Chatham High School student Stephen Andrews won the Grand Prize at the Nokia NJ Research Science Fair, streamed virtually on Saturday, April 25th. Three other Chatham High School students presented their research projects at the science fair: Willy Chan, Mihir Rao, and Aidan West. All together, CHS students took home a total of nine awards.

 Andrews received six awards and was recognized as one of the overall winners. The awards include the ISEF Grand Prize, NJIT CPCP Academy Scholarship, 1st place in the category of Mathematics, Computing Award -  Honorable Mention, Journal of Emerging Investigators Finalist Award, and Mathematics Special Award. 

Andrews is the second Chatham student ever to win the Grand Prize. Normally, the Grand Prize winner travels to compete at the International Science and Engineering Fair (INTEL), which was supposed to take place in May in Anaheim, Calif. Due to the coronavirus crisis, the fair was cancelled this year. INTEL is the largest competition, internationally, for student science research projects. 

Sign Up for Chatham Newsletter
Our newsletter delivers the local news that you can trust.

Andrew’s project focused on sports analytics.

“I have been playing soccer my whole life and I also enjoy Math, so I decided to pursue a sports analytics project to understand the movement of soccer players from the mathematics and statistics perspective,” he said. “I study the statistical difference between goal and no-goal soccer possessions, and between pro and student players. I find that goal possessions are longer, faster and have more passes. In comparison to pros, high school players are more likely to lose the ball to the opponent. They are also less efficient because they tend to run towards the ball rather than in the direction the ball is moving.

"In addition, I discuss whether statistical evidence supports common tactics like long balls and switches. I finally use regression analysis to show that, in this dynamical system, the ball attracts players whereas players tend to repel each other. The most mathematical part of my project is using projective geometry to map coordinates of players on video frames to their coordinates on the field. I hope that my project will help amateurs learn to play more like pros.”

 Andrew's video presentation at the virtual fair is "open to the public" on the website. The link is here

”Stephen really knows and loves soccer, and has been using math and science to study various aspects of the game, Dr. Yelena Naumova, CHS science teacher and Research Club advisor, said. "In this project, Stephen used complex mathematical and statistical tools to understand the differences in the movement of professional and amateur players. It was great to see him use science and technology to solve a problem that he is really passionate about. Many congratulations, Stephen!”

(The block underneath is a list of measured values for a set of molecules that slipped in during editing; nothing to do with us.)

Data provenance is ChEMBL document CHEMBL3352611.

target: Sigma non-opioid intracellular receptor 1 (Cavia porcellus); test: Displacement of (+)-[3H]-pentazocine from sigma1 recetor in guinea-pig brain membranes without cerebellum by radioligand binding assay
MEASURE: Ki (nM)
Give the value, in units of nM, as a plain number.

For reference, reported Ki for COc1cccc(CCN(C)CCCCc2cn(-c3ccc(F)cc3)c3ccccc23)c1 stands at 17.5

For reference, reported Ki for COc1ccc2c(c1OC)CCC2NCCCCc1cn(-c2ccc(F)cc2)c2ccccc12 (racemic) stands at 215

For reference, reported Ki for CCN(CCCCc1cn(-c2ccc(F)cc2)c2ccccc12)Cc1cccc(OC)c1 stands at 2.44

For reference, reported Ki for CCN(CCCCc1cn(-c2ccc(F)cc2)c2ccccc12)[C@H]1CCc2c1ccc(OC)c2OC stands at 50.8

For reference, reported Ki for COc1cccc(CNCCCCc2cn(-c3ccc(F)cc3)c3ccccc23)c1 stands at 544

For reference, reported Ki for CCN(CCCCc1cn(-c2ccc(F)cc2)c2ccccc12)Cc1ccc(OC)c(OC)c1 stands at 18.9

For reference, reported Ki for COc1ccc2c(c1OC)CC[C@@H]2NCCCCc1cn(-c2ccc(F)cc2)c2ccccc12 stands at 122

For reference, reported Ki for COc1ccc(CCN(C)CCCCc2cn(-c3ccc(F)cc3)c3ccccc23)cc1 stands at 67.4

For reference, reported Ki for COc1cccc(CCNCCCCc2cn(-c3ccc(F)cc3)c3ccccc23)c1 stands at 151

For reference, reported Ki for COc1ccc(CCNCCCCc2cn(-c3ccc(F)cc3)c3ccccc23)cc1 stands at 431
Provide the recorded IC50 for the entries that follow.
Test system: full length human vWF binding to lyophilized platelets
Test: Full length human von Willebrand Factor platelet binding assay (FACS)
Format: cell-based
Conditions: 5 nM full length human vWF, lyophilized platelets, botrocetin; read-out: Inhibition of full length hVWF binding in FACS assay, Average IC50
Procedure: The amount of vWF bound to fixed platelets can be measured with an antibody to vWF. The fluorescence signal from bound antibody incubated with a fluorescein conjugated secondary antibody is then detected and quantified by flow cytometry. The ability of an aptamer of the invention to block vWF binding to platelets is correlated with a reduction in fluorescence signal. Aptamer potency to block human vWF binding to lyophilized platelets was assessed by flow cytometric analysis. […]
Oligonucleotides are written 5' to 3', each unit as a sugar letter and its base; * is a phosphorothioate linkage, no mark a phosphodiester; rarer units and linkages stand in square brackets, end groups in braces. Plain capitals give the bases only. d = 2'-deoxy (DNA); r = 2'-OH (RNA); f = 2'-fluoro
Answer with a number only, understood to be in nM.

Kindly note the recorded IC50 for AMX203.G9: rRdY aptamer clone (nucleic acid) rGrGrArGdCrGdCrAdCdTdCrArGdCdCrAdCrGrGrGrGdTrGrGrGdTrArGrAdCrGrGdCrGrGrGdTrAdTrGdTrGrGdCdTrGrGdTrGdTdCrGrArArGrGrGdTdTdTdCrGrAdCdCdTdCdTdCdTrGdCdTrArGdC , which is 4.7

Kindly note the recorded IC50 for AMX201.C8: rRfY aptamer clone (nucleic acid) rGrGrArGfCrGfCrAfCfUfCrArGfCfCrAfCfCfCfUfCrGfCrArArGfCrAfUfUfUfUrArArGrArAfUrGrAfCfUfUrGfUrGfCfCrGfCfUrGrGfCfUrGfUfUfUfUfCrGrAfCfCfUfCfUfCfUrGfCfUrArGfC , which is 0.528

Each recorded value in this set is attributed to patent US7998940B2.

Willy Chan received two awards for his project, which focused on machine learning. These awards are as follows: 2nd place in the category of Engineering and Air Force Award.  

“I researched a way to improve the performance of machine learning neural networks by evaluating the effectiveness of image augmentation in the supervised learning process," Chan said. "By using traffic signs as a case study, I was able to determine that distorting, recoloring, and obstructing training images substantially improves Convolutional Neural Network performance. I then introduced audio and holographic display hardware that could relay the improved traffic sign detection back to drivers in real-time.”

Mihir Rao received the Air Force Award. He said, “My project focused on developing a method of early detection for a disease that impacts hundreds of millions of people globally, a large portion of whom go undiagnosed. Diabetic Retinopathy (DR) is a retinal microvascular disease that occurs as a direct result of having diabetes, an extremely prevalent condition. When a patient has any stage of DR, excess glucose in their bloodstream has built up within their retinal blood vessels, leading to fluids and material leaking out of the bloodstream and into their retina in the form of microaneurysms.

"The symptoms of DR are very small and difficult for ophthalmologists to detect, especially in the early to middle stages of the condition...I chose to implement deep learning and convolutional neural networks to develop an automated computational model that could detect this disease from raw images of a patient's retina taken through fundus photography, providing a tool that can aid ophthalmologists in the diagnostics process.”

Aidan West’s project was titled "Exploration of Different Types of Hydrogels And Cells For Tissue Engineering Applications." Aidan explained, “I am investigating a couple of the various factors that are involved with implanting islet cells into hydrogels for islet transplantation. To put it in simpler terms, for the cells to be transplanted they must be contained in a 3D scaffold. This scaffold is called a ‘hydrogel,’ which is synthesized from various biomaterials, such as collagen. The problem with this method is that when cells are removed from their natural environment and embedded into the hydrogels, they will undergo massive cell death. Therefore, my project sought to investigate a couple of the factors involved in this process and what scientists can do to reduce the risk of cell death.”

Earlier in March, the same students also presented their projects at the North Jersey Junior Science and Humanities Symposium. 

“Congratulations to all Chatham students who presented their research at the Northern New Jersey Junior Science and Humanities Symposium and later at the North Jersey Regional Science Fair," Naumova said. "I am always amazed with the range of topics that students pursue and truly appreciate the time and effort that they put into completing their projects.”